While we may eventually learn that this is all a sham project created purely as an excuse to see Oscar Isaac grow a luxurious beard, we're apparently getting a movie all about the making of The Godfather starring Isaac as director/future wine tycoon Francis Ford Coppola and Jake Gyllenhaal as legendary producer/cocaine aficionado Robert Evans. But as fun as that sounds, there's another Coppola movie's production we'd rather see dramatized onscreen. No, not Apocalypse Now, not even Jack, we're talking about Bram Stoker's Dracula.
The 1992 horror movie starring Gary Oldman, Keanu Reeves, and Gary Oldman's creepy old lady wig is spectacularly bonkers, but more importantly, its behind-the-scenes anecdotes are pretty great. Like how Coppola's research process included a pilgrimage to Vlad the Impaler's grave, or the fact that the ending was saved by George Lucas, who famously hasn't always been the best at crafting killer conclusions.
Coppola also decided to go old school for the visual effects. Like old old school. Like everyone who went to that school is dead now. Coppola didn't just want analog effects, he wanted it all to be in camera, meaning no effects would be done in post-production. After no one took him "seriously" Coppola fired his entire visual effects department and hired his 29-year-old son Roman who happened to be an "enthusiast about magic." So for scenes like this one ...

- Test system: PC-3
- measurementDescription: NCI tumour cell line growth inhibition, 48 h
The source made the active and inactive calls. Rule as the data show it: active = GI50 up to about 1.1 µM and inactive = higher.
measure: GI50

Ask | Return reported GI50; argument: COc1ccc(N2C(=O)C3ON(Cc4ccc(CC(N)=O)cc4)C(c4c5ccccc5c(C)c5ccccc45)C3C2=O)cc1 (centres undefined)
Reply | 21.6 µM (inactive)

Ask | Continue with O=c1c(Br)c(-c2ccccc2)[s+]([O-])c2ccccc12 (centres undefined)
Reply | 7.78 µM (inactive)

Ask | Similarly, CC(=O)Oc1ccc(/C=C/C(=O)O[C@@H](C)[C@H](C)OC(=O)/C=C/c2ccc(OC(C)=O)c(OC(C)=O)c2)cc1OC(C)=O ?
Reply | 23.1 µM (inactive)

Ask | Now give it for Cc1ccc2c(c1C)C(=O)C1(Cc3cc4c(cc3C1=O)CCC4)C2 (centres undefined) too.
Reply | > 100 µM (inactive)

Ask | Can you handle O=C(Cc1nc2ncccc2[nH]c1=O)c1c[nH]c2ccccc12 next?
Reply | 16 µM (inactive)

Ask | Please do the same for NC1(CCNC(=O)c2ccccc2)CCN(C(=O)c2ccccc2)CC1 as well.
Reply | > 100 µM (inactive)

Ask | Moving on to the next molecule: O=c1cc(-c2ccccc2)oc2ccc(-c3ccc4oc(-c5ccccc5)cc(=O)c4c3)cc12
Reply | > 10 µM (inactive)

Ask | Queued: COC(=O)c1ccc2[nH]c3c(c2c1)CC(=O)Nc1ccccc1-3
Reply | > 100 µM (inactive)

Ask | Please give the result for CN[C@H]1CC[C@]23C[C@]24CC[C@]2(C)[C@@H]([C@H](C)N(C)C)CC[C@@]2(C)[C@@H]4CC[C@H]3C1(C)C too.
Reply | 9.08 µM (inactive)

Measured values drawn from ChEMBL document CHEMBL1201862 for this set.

... instead of superimposing two shots, they built a giant-ass book and filmed it next to a model train. And for Dracula's wandering shadow ...
Coppola hired a "shadow wrangler" to mime Gary Oldman's movements. And the on-set mood was often heated; not only did Winona Ryder and Oldman clash, but Coppola also went full Kubrick and tried to get Keanu Reeves to verbally abuse Ryder to make her cry more authentically. Which he refused to do because Keanu is a goddamn saint. If it was authenticity he was worried about, maybe Francis could have sprung for a damn dialect coach.
Anyway, the ball's in your court, Hollywood.
Top Image: Paramount/Columbia Pictures